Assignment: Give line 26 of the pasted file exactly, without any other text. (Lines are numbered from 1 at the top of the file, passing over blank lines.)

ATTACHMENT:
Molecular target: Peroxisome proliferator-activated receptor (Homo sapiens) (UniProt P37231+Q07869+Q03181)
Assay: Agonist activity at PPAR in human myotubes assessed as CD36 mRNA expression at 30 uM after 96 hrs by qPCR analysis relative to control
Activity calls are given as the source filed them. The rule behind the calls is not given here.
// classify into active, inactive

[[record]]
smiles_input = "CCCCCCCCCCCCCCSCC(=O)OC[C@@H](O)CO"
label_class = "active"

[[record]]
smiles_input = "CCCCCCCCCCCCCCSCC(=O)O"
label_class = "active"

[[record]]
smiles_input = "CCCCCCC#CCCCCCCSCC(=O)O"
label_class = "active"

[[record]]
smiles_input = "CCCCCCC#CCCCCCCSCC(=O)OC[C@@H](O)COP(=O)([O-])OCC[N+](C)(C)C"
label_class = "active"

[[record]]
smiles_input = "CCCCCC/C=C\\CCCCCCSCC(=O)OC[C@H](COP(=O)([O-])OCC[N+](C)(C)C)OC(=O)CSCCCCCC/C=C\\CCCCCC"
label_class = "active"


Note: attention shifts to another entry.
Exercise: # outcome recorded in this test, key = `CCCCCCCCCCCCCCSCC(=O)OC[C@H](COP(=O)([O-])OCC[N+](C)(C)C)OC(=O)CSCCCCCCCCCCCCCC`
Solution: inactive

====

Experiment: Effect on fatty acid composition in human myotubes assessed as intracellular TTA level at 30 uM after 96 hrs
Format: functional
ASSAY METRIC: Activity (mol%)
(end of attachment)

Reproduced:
ASSAY METRIC: Activity (mol%)